Non cardiovascular findings on cmr
Download
1 / 86

Non-Cardiovascular Findings on CMR - PowerPoint PPT Presentation


  • 113 Views
  • Uploaded on

A major teaching hospital of Harvard Medical School. Non-Cardiovascular Findings on CMR. Marty Smith M.D. Instructor in Radiology Beth Israel Deaconess Medical Center Harvard Medical School Boston, MA. Objectives.

loader
I am the owner, or an agent authorized to act on behalf of the owner, of the copyrighted work described.
capcha
Download Presentation

PowerPoint Slideshow about ' Non-Cardiovascular Findings on CMR' - jadon


An Image/Link below is provided (as is) to download presentation

Download Policy: Content on the Website is provided to you AS IS for your information and personal use and may not be sold / licensed / shared on other websites without getting consent from its author.While downloading, if for some reason you are not able to download a presentation, the publisher may have deleted the file from their server.


- - - - - - - - - - - - - - - - - - - - - - - - - - E N D - - - - - - - - - - - - - - - - - - - - - - - - - -
Presentation Transcript
Non cardiovascular findings on cmr

A major teaching hospital of Harvard Medical School

Non-Cardiovascular Findings on CMR

Marty Smith M.D.

Instructor in Radiology

Beth Israel Deaconess Medical Center

Harvard Medical School

Boston, MA


Objectives
Objectives

  • Review data for incidental non-cardiovascular findings (NCF) in cross-sectional cardiac imaging

  • Approach to non-cardiovascular structures on CMR imaging

  • Overview of common lesions and their expected appearance on CMR


What is covered
What is covered?

Imaged volume – Base of Neck → Kidneys

Base of Neck - Thyroid, parathyroid, trachea, esophagus, muscles, vertebral bodies, lymph nodes, nerves, fat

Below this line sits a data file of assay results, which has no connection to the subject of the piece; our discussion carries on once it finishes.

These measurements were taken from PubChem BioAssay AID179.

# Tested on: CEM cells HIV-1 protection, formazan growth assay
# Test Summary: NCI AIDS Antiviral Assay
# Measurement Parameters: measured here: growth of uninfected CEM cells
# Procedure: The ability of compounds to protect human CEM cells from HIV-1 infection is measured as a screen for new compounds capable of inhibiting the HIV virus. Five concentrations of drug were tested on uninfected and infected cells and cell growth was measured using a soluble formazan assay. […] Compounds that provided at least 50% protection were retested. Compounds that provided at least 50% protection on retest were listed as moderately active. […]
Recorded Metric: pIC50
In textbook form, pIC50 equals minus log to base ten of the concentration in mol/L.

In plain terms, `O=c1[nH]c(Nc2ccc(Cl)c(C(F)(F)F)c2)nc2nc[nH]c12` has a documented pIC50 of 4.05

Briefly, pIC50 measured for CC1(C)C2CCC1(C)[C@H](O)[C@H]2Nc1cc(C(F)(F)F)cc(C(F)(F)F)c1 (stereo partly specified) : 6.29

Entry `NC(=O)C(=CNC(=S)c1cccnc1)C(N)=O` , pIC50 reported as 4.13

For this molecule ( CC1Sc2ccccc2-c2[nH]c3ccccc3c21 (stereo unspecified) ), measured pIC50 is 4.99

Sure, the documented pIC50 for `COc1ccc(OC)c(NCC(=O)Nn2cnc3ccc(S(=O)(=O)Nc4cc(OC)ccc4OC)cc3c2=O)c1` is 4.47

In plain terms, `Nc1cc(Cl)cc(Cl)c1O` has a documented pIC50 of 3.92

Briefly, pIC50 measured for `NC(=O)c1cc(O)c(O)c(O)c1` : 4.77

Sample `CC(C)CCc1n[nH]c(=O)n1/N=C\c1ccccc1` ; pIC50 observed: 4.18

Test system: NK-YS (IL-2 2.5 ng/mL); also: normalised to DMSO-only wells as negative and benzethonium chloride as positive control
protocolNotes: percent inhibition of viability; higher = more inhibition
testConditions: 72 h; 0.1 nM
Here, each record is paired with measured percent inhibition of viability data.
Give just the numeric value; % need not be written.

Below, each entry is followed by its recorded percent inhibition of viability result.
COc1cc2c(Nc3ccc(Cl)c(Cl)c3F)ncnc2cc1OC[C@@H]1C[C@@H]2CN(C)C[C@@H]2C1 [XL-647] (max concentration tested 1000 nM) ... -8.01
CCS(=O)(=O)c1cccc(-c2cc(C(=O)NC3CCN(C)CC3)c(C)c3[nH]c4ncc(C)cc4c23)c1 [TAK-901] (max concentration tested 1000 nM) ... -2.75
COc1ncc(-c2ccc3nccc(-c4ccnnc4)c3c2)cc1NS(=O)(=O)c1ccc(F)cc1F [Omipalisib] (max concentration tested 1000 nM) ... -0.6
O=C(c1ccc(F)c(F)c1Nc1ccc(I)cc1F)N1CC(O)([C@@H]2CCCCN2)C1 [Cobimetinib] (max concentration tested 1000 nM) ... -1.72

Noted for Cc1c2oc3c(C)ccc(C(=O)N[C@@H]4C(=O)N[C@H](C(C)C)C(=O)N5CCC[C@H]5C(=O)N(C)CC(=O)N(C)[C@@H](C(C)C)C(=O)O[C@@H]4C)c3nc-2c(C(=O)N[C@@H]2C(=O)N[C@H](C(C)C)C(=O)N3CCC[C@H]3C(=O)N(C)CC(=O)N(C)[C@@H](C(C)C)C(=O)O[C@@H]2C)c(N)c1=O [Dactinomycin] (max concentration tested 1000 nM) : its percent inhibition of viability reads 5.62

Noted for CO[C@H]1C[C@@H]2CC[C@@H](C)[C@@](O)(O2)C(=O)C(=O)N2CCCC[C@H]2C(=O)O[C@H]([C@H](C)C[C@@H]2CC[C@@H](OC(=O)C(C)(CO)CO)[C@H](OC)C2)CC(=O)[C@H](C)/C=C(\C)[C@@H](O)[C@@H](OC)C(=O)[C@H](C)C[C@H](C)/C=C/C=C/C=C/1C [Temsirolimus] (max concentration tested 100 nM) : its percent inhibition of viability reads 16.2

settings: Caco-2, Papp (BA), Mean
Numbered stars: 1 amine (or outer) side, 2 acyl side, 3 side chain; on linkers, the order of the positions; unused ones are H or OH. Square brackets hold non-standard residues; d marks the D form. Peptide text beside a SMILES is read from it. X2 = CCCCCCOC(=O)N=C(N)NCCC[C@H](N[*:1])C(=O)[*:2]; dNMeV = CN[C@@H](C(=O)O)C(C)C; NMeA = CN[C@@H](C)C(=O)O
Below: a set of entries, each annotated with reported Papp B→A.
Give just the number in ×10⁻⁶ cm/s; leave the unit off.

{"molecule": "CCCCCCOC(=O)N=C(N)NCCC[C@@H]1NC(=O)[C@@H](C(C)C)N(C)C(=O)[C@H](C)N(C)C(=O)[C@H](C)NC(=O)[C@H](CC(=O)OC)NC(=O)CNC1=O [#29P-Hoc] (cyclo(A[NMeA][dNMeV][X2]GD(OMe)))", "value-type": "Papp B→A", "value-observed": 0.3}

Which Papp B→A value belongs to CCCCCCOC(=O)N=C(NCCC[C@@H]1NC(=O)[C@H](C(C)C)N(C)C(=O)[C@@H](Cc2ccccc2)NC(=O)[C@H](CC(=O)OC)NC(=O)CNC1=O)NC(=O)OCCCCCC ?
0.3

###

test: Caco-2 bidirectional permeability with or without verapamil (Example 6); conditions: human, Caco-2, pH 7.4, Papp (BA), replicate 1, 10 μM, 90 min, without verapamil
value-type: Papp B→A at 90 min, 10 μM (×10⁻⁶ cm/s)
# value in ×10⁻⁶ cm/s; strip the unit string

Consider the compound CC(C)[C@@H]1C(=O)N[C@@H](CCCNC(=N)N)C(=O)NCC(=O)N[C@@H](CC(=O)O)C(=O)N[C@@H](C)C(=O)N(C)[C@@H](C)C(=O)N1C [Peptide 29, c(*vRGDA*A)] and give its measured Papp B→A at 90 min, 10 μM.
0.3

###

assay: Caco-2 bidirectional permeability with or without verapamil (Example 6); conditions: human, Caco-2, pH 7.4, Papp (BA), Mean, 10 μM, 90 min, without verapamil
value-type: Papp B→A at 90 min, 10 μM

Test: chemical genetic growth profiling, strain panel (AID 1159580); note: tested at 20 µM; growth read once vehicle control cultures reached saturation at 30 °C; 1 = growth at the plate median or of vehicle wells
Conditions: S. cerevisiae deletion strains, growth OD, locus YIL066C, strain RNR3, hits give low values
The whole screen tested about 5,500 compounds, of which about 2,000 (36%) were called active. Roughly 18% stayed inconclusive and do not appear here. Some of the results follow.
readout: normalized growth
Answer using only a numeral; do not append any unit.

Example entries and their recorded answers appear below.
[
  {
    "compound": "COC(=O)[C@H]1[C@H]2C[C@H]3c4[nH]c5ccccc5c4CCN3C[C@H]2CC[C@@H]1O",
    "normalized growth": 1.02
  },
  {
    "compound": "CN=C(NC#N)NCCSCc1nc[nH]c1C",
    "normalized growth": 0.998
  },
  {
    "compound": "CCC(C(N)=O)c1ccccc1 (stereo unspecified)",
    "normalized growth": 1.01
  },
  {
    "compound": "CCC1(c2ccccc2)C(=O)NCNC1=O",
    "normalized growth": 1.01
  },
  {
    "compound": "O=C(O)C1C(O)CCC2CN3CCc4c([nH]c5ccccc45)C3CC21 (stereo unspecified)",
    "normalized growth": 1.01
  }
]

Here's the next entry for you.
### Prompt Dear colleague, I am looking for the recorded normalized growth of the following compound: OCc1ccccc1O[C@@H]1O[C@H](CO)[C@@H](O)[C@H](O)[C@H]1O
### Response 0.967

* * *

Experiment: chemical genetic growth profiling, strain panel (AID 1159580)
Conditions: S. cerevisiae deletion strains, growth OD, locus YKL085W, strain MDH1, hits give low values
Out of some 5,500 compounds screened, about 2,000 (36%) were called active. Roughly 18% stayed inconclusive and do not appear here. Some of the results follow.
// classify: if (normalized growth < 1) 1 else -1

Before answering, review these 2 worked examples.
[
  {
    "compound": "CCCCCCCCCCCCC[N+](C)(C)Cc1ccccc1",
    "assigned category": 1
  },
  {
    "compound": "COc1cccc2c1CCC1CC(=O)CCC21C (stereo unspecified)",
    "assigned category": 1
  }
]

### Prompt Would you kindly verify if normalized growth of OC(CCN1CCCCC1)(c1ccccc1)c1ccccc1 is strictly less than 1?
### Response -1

Thorax

  • Thyroid

  • Mediastinum – thymus, trachea & bronchi, esophagus, vertebral bodies, spinal canal, lymph nodes, nerves, fat

  • Lungs and pleura

  • Chest wall – bones, muscles, lymph nodes, nerves, fat

  • Breasts

  • Diaphragm


What is covered1
What is covered?

Abdomen

  • Liver

  • Gall bladder and bile ducts

  • Pancreas

  • Kidneys

  • Adrenal Glands

  • Spleen

  • Stomach

  • Bowel and Mesentery

  • Vertebral column, nerves, spinal canal, paravertebral musculature, fat, fascia, & lymph nodes


Background non cardiac findings
Background: Non-Cardiac Findings

Dewey M, et al. Non-cardiac findings on coronary computed tomography and magnetic resonance imaging.Eur Radiol 2007 Feb 1; [Epub ahead of print].

  • 108 consecutive patients suspected of having CAD who had CTA & MRA

  • Significant NCF → clinical or radiology F/U

  • CT – 5 (5%) significant non-cardiac findings

    • PE, pleural effusion, sarcoid, HH, & pulmonary nodule

  • MRI – 2 (2%) significant non-cardiac findings

    • Pleural effusion & sarcoid – both seen on CT


Non cardiac findings
Non-Cardiac Findings

Of 108 pts.

Dewey at al. Eur Radiol 2007

Conclusion: Incidental NCF are common; images should be analyzed by radiologists to ensure findings not missed & unnecessary follow-up avoided.


Non cardiac findings on cardiac ct
Non-Cardiac Findings on Cardiac CT

  • Cardiac MDCT in 503 pts1

    • 346 new NCF in 292 pts (58.1%)